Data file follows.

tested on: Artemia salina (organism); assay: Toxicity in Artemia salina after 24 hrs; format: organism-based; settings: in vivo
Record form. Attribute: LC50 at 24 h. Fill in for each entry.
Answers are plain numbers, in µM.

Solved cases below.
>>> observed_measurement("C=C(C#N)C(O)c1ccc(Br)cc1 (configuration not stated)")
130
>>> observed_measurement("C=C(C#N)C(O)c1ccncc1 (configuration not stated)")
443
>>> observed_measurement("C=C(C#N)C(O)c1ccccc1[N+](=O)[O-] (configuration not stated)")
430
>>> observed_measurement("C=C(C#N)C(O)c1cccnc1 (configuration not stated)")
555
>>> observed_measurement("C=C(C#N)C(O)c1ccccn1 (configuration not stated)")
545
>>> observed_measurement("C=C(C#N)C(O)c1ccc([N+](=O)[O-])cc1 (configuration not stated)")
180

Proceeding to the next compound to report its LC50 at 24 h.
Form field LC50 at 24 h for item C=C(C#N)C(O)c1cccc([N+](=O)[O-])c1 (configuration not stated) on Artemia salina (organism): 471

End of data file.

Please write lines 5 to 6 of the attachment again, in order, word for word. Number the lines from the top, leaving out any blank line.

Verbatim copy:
>>> observed_measurement("C=C(C#N)C(O)c1ccc(Br)cc1 (configuration not stated)")
130